In the topic of status quo, Hezbollah has not been the only group to acknowledge what they are dealing with, and act accordingly. A great understanding by the majority, whether the Lebanese government or the international community, Israel and the US excluded, has taken place in regards to recognizing exactly what Hezbollah is. By doing understanding that the heart of Hezbollah is a resistance movement as a way for vocal and meaningful representation and with the means to protect Lebanon’s sovereignty from both foreign and domestic entities trying to corrupt Lebanon. And while the main parts of Hezbollah are separate and identifiable entities, the militia, the political party, and the social services branch, they rely on the assistance and of the individual pieces, and help to bolster Hezbollah as a whole.

While Hezbollah isn’t entirely committed to non-violence, it prefers to use force internally as a last means. And even on the use of force in relation to Israel, their modus operandi has become increasingly more conventional, highlighted by the fact that although they pioneered the technique, they have not used suicide attacks in over a decade. In the political realm overall moderation of their rhetoric and formed alliances with other minorities, whether with politics or events like the Qana Massacre. The currently established Hezbollah bloc or ‘8 March Group’ has been able to maintain their political influence; effectively maintaining their power of minority veto. And since their main focus is and always will be the welfare of Lebanon, they have grown to become “the most effective welfare provider in Lebanon – far more effective than the state” for the past decade.[28]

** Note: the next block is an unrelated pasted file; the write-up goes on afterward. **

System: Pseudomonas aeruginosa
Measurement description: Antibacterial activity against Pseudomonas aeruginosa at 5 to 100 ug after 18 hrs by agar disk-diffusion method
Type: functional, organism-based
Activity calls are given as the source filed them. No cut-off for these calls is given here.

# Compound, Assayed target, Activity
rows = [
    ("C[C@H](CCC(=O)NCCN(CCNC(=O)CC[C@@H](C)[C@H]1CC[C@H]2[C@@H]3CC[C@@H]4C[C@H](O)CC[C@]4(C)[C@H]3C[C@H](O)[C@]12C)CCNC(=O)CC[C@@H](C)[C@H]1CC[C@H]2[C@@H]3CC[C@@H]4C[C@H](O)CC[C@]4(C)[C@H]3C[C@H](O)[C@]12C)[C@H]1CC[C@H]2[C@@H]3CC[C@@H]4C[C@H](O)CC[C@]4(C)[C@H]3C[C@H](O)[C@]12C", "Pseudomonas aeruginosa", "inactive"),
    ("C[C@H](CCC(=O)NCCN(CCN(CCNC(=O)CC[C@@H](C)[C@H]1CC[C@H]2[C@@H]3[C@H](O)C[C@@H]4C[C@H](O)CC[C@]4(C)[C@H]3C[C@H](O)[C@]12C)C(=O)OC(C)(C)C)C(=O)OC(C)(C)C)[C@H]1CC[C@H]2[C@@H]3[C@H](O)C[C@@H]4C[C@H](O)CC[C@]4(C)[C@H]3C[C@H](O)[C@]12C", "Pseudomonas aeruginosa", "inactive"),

With all elements and factors assessed, Hezbollah has responded positively for the push in a democratic direction. While not themselves being directly influenced by the United States government, the sentiment from neighbors in the region has found its way towards the Lebanese people. Hezbollah started their reforms in 1992 with their Infitah. The ball of democracy and Hezbollah moderation had begun to roll, the outside and uncontrollable factors, in the population and from international influence, only increased the speed of the ball. This Hezbollah movement will continue to grow in Lebanon; even to the probable chagrin of Israel and the US; eventually leading to the Removal of Hezbollah from the ‘Foreign Terrorist Organization’ list and the establishment of some sort of diplomatic tie between the US and Hezbollah.